More Musings on Maternal Rights (Repost)

Repost from Chicago writer/new mom’s Oct. 1 blog b/c I can’t say how I feel about this any more eloquently:

“Until I was a mom, maternal rights weren’t exactly on my radar. Nor was the fact that the US is the only industrialized nation (of roughly 4 countries in the world) that has short, unpaid maternity leave while the rest of the world actually puts the concerns of moms and infants ahead of those of business and offers paid maternity leaves that are substantially longer.

One of the second wave feminists big concerns, rightly, was about women working–manifesting big destinies and freedoms, being able to be self-supporting. This is America, and we’re generally operating on the freemarketcapitalism version of freedoms–those gains for second wavers were crucial and huge and unfortunately, predicated largely on financial freedom. Women wanted parity as earners, but there was no real attention given to maternal rights–because women wanted equality–asking for “exceptional treatment”–i.e. paid maternity leave, or a maternity leave longer than 90 days never really came to pass. Maybe second wavers really wanted to show they could do it without help. Or maybe were so desperate to move beyond being (only) stay at home moms–eyes were on the other prize.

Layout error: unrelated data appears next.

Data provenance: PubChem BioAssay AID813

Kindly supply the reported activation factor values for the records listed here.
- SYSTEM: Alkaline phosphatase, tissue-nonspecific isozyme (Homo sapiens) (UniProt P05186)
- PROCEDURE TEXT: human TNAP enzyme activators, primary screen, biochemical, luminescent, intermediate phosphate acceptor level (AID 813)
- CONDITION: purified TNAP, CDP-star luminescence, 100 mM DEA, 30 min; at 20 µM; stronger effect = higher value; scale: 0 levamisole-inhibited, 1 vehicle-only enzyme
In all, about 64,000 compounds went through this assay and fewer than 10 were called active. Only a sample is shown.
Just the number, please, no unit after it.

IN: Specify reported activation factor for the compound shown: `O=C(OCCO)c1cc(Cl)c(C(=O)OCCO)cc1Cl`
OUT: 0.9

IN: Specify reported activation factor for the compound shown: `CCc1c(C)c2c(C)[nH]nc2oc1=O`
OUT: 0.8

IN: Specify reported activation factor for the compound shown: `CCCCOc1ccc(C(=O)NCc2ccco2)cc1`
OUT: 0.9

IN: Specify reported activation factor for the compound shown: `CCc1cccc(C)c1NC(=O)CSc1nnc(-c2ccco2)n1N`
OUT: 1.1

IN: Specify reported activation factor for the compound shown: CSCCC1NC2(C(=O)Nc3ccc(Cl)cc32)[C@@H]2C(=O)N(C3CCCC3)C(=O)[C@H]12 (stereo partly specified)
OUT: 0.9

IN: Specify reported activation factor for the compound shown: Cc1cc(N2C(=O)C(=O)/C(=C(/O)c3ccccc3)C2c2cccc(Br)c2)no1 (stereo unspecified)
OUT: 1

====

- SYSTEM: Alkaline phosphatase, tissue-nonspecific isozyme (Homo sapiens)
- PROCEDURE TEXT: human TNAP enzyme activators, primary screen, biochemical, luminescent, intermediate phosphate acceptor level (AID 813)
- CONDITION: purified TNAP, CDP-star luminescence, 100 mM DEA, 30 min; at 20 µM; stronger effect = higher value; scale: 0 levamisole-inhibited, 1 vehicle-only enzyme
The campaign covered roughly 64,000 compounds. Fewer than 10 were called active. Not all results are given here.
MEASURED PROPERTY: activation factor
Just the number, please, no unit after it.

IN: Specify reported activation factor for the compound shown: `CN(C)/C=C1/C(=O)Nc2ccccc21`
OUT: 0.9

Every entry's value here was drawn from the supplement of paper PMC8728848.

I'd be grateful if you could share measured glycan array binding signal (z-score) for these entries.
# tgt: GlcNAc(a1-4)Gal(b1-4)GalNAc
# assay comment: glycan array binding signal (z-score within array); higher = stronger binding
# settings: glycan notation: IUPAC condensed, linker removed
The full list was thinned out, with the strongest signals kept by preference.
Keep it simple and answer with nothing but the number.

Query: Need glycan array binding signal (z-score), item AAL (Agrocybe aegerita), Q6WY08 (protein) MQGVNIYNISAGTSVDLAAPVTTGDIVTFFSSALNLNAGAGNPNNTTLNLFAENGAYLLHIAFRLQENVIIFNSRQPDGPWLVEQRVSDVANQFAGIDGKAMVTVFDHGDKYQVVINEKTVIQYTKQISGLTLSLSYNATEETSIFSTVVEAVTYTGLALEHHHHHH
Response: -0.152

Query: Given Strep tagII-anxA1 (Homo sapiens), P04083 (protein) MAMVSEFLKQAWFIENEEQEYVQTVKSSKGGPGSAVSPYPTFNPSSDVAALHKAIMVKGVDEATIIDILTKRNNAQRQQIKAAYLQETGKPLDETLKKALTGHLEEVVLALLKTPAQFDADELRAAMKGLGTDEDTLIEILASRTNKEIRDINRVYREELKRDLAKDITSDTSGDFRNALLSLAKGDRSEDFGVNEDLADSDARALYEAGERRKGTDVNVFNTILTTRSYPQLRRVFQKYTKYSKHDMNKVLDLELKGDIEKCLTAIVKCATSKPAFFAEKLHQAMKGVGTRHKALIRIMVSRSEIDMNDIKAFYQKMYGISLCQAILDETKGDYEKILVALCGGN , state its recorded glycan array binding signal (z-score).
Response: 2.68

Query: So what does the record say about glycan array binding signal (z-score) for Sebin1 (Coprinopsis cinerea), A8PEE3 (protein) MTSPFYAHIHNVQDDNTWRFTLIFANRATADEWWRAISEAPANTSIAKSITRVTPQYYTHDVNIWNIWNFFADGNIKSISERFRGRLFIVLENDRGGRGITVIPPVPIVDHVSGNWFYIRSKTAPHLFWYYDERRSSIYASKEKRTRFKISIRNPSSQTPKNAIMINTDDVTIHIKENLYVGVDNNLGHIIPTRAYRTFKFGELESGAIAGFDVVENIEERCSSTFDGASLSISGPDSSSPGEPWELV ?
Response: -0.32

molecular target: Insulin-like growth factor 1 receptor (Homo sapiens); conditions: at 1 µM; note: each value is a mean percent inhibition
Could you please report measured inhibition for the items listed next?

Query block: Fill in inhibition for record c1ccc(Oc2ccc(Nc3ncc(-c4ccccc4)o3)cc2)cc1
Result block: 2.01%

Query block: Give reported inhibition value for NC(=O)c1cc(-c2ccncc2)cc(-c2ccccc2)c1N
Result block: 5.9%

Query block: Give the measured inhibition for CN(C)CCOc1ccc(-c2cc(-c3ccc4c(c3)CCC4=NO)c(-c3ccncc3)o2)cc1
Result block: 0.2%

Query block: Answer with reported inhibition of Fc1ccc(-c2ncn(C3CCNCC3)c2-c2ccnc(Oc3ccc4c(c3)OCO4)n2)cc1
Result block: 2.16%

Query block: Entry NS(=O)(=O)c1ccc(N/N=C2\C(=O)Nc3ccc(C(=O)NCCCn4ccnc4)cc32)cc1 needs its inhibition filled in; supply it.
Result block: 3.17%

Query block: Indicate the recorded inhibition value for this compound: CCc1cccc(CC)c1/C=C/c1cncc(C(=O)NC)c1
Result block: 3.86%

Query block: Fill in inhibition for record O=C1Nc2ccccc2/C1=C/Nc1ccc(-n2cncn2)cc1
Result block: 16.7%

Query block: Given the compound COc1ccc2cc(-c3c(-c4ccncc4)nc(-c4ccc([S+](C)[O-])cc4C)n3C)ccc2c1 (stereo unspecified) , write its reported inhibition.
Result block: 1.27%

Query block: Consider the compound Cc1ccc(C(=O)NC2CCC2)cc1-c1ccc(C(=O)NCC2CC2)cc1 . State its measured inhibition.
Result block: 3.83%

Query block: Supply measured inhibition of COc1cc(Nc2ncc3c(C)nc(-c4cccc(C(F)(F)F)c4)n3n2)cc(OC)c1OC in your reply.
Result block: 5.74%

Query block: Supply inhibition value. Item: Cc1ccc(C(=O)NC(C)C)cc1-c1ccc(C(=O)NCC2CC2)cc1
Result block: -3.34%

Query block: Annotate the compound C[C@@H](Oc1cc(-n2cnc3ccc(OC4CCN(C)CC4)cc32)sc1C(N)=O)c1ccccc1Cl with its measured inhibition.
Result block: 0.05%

Which is how, in 2010, we have situations like this, with fewer and fewer babies being breastfed because moms have to go back to work. And how we wind up with federal laws where crucial things like a private space to breastfeed in/certain aspects of maternity leave are predicated on women working at companies of 50 employees or more. I know like, maybe, maybe, a dozen people who work at companies that large. The moms I know who had to return to work, they are pumping breastmilk in bathroom stalls. Which is gnarly. I wouldn’t pump breastmilk in my own bathroom. Women I know who are pregnant and have not even had their babies yet are afraid they are not going to be able to breastfeed past the time of their maternity leave because they have to return to work and the legal provision for their breastfeeding needs hinges on it not being “an undue hardship” for their employer. MEANWHILE: Some women wind up having to leave their jobs because of totally routine newborn issues because they are forced to go back to work while their baby is still waking up 4 or 5 times a night. It boggles my mind that the gov’t is focusing their breastfeeding campaign on education and support initiatives–granted, an important part of the solution, surely–BUT if the main reason women aren’t able to breastfeed for the doctor-recommended one year minimum is because they have to go back to work so soon, and are like, pumping breastmilk in their car in the fucking parking lot of their job and it’s a big sad hassle–a zillion fucking pamplets and pediatric doctors reminding moms how good breastfeeding is for infant (duh) and maternal health doesn’t make a shit of difference in the practical lives of women. Especially when only 24 states have laws relating to nursing moms in the workplace; only Puerto Rico is the only place that demands all public buildings need to have places for breastfeeding and diapering that are not bathrooms. Illinois law asks only that employers make a “reasonable effort” to provide a non-toilet stall space for nursing moms to pump. Meanwhile, in the EU, maternity leave is being extended to six months at full pay for all women. I imagine the gov’t would have more success upping breastfeeding rates if there was any sort of legal providence that made it easier to be a new mom–you know, moving beyond just making it legal to breastfeed in public. In comparison to the rest of the world, America really looks like a nation of Milton Friedman worshipping baby-haters. BECAUSE IT IS. The flag, on the white striped parts, should just read “HEY MOM GET BACK TO WORK” and then the next one should read ‘FUCK YOU, BABY, FIND YOUR OWN FOOD!’.”


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